Subject: Re: [boost] Environment Variables Library?
From: BjÃ¸rn Roald (bjorn_at_[hidden])
Date: 2015-05-23 13:37:17
On 23. mai 2015 15:50, Peter Dimov wrote:
> BjÃ¸rn Roald wrote:
>> I think encoding is going to be a challenge.
>> On Posix I think you are right that one can assume the character
>> encoding is defined by the system and that may be a multi or a single
>> byte character strings, whatever is defined in the locale.
> On POSIX, the system doesn't care about encodings. You get from getenv
> exactly the byte string you passed to setenv.
>> File paths in Windows are stored in double byte character strings
>> encoded as UCS-2 which is fixed width 2 byte predecessor of UTF-16.
> No, file paths on Windows are UTF-16.
OK, in that case that is good. It seems it is stated that UTF-16 has
been supported since Windows 2000 in one reference I found. I must have
based my misled mind on some pretty dated information then. Possibly
also mixed up with the fact that the two encodings are so similar for
normal use that UCS-2 is often mistakenly referred to as UTF-16., So it
is hard to know for sure what statements to trust without testing. I am
glad I put a disclaimer at the top.
> I'm not quite sure how SetEnvironmentVariableA and
> SetEnvironmentVariableW interact though, I don't see it documented. The
> typical behavior for an A/W pair is for the A function to be implemented
> in terms of the W one, using the current system code page for converting
> the strings.
> The C runtime getenv/_putenv functions actually maintain two separate
> copies of the environment, one narrow, one wide.
> The problem therefore is that it's not quite possible to provide a
> portable interface.
One possible, but certainly not perfect approach is to convert in the
interface as needed from an external to the internal encoding. The
external encoding is explicitly requested by the user, or UTF-8 is
assumed. The internal encoding will always use the UTF-16 on Windows
and UTF-8 on Posix. How bad would that be?
If the Windows implementation convert to/from UTF-16 when needed and
then use Set/GetEnvironmentVariableW, then the windows back-end is taken
care of, simple enough.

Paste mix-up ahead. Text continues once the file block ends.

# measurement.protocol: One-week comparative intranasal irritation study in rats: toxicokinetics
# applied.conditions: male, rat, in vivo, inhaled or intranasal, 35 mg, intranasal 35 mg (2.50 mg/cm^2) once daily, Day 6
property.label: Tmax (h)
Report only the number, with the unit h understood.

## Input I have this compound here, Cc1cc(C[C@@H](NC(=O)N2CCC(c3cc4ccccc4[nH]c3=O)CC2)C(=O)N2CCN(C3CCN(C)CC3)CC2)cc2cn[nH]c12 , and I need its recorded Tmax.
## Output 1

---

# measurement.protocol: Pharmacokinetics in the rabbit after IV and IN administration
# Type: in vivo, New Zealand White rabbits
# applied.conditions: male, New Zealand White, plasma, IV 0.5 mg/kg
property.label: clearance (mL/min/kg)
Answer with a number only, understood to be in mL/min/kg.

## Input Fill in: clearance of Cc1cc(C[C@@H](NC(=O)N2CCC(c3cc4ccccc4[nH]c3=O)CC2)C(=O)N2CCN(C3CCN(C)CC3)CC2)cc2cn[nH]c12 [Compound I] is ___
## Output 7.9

However, with this scheme, on Posix systems it is harder to assure a
formal guaranty of correctness. But it is hard to see how just assuming
stored environment variables are UTF-8 are any are worst than
alternatives unless you know the variable producer used another
encoding. If you know, it is should be possible to convert anyway. Non
UTF-8 variables will likely be a less and less common problem with time.
You will still have the same abilities to recover as before with the
current Posix char* interface with no statements of expected encoding.
The external encoding (used in API parameters) can depend on the width
of the character type used in the API, the library could have functions
using both char and wchar_t based strings. The char based string
parameters assume UTF-8 and wchar_t based parameters assume UTF-16 or
UTF-32 depending on how many bit wchar_t is on the platform.
> On POSIX, programs have to use the char* functions, because they don't
> encode/decode and therefore guarantee a perfect round-trip.
Right, but I question how much value that perfect round-trip has if the
consumer have to guess the encoding. That is basically saying that I
kept the encoding, therefore I am happy even if I may have lost the
> wchar_t* may fail if the contents of the environment do not correspond
> to the encoding that the library uses.
> On Windows, programs have to use the wchar_t* versions, for the same
> reason. Using char* may give you a mangled result in the case the
> environment contains a file name that cannot be represented in the
> current encoding.
> (If the library uses the C runtime getenv/_putenv functions, those will
> likely guarantee a perfect round-trip, but this will not solve the
> problem with a preexisting wide environment that is not representable.)
> Many people - me included - have adopted a programming model in which
> char strings are assumed to be UTF-8 on Windows, and the char API
> calls the wide Windows API internally, then converts between UTF-16 and
> UTF-8 as appropriate. Since the OS X POSIX API is UTF-8 based and most
> Linux systems are transitioning or have already transitioned to UTF-8 as
> default, using UTF-8 and char results in reasonably portable programs.
I have also followed this pattern for portable code in the past, and I
think it is a good pattern to support in a new library.
> This however doesn't appeal to people who prefer to use another
> encoding, and makes the char API not correspond to the Windows char
> API (the A functions) as those use the "ANSI code page" which can't be
I though at least some ANSI and ISO code pages where ASCII based, are
they not? Given that all values in the range 0 though 127 are the same
as in ASCII, then those encodings are just as much UTF-8 as pure ASCII
> Boost.Filesystem sidesteps the problem by letting you choose whatever
> encoding you wish. I don't particularly like this approach.
I guess it adds complexity to the API that possibly could discourage
users that only need 1 or 2 common UTF encoding(s). A separate string
conversion library could do the rest of the job when the odd encodings
are needed. Are there any other disadvantages?
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